Meeting planned for round barn


A agency funded by the county’s innkeeper’s tax has planned a meeting to discuss ideas and proposals that could potentially save a historic round barn.

The Jackson County Visitor Center has scheduled a meeting for 6 p.m. Monday at the Community Foundation of Jackson County, 107 Community Drive, Seymour.

The meeting will allow participants to brainstorm ideas to create a project plan for the Smith-Hall Round Barn in Medora.

The plan can include suggestions for fundraising, volunteering and more, said Arann Banks, executive director of the visitor center.

Banks said she received multiple phone calls with ideas and concerns about the barn after The Tribune published an article about how its fate remained uncertain after its condition worsened.

Over the past 18 months, weathering has taken a toll on the barn, forcing its roof to collapse and leaving the inside of the barn exposed to the elements.

As the condition has worsened, Banks said the need to act quickly has become imminent if people want to the barn saved.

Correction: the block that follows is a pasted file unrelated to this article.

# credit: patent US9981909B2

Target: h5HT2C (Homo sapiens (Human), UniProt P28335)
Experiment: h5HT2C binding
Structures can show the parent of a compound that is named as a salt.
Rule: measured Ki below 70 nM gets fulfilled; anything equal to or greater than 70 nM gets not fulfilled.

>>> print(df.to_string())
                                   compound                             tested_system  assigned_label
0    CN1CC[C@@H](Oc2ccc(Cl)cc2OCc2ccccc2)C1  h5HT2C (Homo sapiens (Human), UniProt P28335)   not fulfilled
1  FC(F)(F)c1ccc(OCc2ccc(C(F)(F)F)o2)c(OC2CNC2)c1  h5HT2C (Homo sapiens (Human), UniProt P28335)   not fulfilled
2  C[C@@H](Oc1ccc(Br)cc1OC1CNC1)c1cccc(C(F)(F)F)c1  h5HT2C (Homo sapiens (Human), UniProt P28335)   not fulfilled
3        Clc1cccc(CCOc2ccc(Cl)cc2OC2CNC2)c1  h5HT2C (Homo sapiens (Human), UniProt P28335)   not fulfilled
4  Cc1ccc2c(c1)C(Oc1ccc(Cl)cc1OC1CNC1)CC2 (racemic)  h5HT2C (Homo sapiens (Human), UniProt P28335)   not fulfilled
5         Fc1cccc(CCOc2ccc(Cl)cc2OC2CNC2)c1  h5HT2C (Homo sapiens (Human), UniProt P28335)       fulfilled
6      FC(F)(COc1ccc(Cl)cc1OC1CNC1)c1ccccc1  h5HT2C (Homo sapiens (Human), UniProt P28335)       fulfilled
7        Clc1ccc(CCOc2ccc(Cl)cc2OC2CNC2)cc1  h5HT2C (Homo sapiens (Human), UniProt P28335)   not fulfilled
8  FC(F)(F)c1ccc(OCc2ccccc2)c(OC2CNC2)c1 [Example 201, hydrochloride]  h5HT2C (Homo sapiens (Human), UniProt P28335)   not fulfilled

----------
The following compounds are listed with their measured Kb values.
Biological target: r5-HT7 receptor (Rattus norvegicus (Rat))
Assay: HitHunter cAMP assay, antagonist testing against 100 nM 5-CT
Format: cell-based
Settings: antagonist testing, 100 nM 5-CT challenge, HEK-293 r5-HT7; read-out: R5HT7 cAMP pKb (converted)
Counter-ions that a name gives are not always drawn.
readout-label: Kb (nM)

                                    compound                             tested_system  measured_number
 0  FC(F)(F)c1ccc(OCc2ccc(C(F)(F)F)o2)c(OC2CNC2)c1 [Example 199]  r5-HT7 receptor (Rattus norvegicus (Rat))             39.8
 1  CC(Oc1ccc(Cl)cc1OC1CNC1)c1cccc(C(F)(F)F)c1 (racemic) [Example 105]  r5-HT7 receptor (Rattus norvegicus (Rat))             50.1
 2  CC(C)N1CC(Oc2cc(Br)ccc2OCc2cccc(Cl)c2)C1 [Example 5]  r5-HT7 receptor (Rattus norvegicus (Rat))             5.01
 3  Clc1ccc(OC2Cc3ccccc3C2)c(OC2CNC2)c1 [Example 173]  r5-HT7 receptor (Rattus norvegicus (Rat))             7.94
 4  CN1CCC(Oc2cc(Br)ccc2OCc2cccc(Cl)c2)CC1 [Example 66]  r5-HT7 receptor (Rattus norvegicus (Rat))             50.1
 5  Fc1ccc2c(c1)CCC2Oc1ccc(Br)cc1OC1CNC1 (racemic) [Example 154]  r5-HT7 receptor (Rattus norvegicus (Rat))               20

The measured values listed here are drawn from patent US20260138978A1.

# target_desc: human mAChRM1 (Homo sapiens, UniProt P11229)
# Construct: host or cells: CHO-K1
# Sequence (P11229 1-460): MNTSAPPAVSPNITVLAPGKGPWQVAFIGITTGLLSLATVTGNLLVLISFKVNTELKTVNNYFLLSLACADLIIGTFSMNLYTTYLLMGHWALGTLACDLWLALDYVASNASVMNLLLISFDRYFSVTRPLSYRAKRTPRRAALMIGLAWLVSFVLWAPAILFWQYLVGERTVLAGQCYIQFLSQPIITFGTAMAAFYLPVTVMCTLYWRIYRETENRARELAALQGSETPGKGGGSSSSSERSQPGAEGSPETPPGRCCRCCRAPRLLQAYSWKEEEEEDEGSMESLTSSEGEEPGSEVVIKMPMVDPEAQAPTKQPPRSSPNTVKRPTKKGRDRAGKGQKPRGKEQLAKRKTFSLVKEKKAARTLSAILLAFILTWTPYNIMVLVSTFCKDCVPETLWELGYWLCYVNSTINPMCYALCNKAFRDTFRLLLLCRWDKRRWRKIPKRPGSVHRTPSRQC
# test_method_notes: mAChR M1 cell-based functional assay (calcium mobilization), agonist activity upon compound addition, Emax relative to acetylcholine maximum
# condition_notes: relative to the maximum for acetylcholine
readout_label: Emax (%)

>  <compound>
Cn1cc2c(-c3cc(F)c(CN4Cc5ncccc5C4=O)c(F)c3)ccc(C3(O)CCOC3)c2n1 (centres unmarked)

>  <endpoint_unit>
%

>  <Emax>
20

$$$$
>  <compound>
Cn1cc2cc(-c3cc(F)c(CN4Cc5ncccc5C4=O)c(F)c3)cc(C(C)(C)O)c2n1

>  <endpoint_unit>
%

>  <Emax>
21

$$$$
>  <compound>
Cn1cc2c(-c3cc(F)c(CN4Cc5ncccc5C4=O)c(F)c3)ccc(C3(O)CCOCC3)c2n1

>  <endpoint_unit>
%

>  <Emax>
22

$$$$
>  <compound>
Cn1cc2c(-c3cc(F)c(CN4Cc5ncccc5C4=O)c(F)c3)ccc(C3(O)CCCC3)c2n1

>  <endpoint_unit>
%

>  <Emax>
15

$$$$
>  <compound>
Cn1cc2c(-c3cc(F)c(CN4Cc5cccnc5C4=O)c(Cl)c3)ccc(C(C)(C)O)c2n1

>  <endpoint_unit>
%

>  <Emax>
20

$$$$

"This is an immediate project," she said.

The biggest problem is finding a way to fund the repairs. Banks said she has not received a quote for restoration for less than $400,000.

"For that reason, we need to have a conversation," she said. "We have people interested in the barn, but the cost that’s involved makes it difficult."

While there were once four round barns in Jackson County, just the Smith-Hall Round Barn and Stuckwish Round Barn in Vallonia still stand.

The Smith-Hill Barn was built in 1910 by J.L. Geyer for Howard M. Smith.

George Hall, who has owned that barn since 1964, said damage to the roof led to bigger problems.

He has been in contact with both county officials and Indiana Landmarks and Historic Preservation to take the barn, built by his grandfather with the help of 12 other men in 1920, off of his hands.

Since the barn is privately owned, the options for public funding make it difficult.

Banks said people enjoy seeing the historical barns because fewer are being reported each year with just 37 remaining in southern Indiana.

"It’s something that people like to see and visit our county for," she said. "The round barns complement our countryside and our history in agriculture."

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What: Meeting to brainstorm ideas to save the Smith-Hall Round Barn

When: 6 p.m. Monday

Where: Community Foundation of Jackson County, 107 Community Drive, Seymour

Who: Open to the public


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